Supermarkets and department stores

Co-op Mart Supermarkets, frequented by throngs of the Saigon middle-class and backpackers alike, can be
found everywhere around HCMC. In District 1 they can be found at the corner of Nam Ky Khoi Nghia and
Nguyen Dinh Chieu, about 1km from the centre OR in Cong Quynh, walking distance away from the end of
Backpacker street Pham Ngu Lao. Prices are reasonably lower, though the selection leans more toward
Vietnamese culinary requirements.
Western/Japanese-style department stores 3 stores are near the centre. For most visitors, the only reason to
go there is to enjoy the air-con, and derive some amusement from the silly-high prices of western-branded
consumer goods.

Parkson on Dong Khoi a block north of the Opera house

Diamond Plaza, further north behind the Notre Dame Cathedral

Zen Plaza on Nguyen Trai two blocks west of the New World Hotel

Taka Plaza on 102 Nam Ki Khoi Nghia near Bach Dang ice-cream store


Phuong Mai Art Gallery, 129 B Le Thanh Ton St., District.1 (near the Norfolk Hotel and the Revolution
Museum). A gallery showing contemporary Vietnamese artists, both established and emerging. There's
another showroom at 213C Dong Khoi in District 1.
Oil-Painting - Bui Vien Street, near backpackers area in De Tham and Pham Ngu Lao streets, in District 1.
There are several shops along this street selling oil painting at reasonable prices (ranging from 450,0005,000,000 dong). If you want a portrait of a Vietnamese painting or even have your own photograph oilpainted, shop around here. You can get a readily available portrait within a day or two.


You're spoiled for choice in Saigon, which offers the country's largest variety of Vietnamese and
international food. Bargains are getting harder to find, however, and restaurant prices have been rising at up
to 30% per year due to a combination of higher food prices, rising wages, and soaring real estate costs. Land
in the city centre now sells for around US$16,000 per square meter, so even a modest-sized restaurant sits on
real estate worth more than US$1 million. Authentic local food at bargain prices is one of the glories of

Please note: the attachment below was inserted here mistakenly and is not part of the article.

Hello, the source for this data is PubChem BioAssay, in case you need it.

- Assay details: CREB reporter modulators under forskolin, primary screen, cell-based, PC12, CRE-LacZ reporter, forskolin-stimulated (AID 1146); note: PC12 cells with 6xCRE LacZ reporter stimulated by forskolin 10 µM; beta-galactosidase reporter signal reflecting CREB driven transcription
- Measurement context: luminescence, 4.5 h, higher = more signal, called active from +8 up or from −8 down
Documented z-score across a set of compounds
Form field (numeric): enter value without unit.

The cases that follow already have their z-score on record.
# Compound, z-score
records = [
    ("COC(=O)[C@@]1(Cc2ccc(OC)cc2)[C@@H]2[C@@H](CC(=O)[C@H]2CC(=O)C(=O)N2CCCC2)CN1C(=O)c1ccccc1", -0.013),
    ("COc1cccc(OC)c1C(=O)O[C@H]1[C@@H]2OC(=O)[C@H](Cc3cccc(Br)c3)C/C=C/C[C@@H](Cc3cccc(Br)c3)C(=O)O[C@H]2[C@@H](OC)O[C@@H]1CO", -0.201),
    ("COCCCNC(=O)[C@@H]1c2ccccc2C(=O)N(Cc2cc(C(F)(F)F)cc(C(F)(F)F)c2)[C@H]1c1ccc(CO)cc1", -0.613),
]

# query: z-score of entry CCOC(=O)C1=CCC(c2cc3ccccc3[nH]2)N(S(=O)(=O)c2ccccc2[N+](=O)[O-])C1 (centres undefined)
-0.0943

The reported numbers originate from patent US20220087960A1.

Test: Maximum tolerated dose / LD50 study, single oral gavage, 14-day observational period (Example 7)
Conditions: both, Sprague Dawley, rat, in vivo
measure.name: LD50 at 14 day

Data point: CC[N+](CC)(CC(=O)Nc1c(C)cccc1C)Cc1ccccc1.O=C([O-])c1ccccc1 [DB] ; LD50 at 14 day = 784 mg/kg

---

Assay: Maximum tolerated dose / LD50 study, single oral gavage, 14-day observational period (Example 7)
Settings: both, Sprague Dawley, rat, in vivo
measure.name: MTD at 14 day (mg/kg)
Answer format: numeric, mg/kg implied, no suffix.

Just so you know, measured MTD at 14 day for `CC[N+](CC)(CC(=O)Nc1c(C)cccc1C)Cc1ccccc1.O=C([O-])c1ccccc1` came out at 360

Vietnam, but it's getting harder to find in Saigon as the city becomes ever more upscale and cosmopolitan.
The local food shows influences from French colonial times - bakeries have fresh and excellent baguettes,
which they will fill with cheese, potted meat, ham, and onions, or any combination thereof, cheaply. Beef is
used in various dishes - whether in any of the many variations of pho, or in a regional specialty such as "bun
bo hue" or Hue beef soup. Be sure to try, aside from pho, dishes such as the above-mentioned Hue beef soup,
or "banh xeo" aka. Vietnamese omelettes, consisting of a delicious filling of your choice (various options
included bamboo shoots and enoki mushrooms, along with meat, prawns, or both) in a crispy outer crepe-like
Food stalls are scattered all over the city, but there's a fair collection in the Ben Thanh market (see Buy). For
local fast food, try the ubiquitous Pho 24' chain (though it can be more the twice the price of local fare).
Additionally, foreign fast food franchises Lotteria and KFC have established presences in the city. The first
McDonald's in Ho Chi Minh City opened on 8 February 2014.
The setback of eating street food or food done on holes-in-the-walls in any town or city in Vietnam is unsure
good hygiene. Street hawkers are not only cooks but they are also cashiers. They touch money and often flip
over the bills with their fingers moistened with their saliva (added flavor to food). If a bun (baguette) is
dropped in the pavement, it is still picked up to be mixed with the rest of the bunch. A hawker (hawkers are
about 90% women able to carry loads on poles with their petite body) may cough or sneeze and while
preparing food, cover her mouth with her bare hands then resume what she was just doing. Food may have
unwanted items like hair particle or even pubic or armpit hair-like strand. Utensils may be washed from the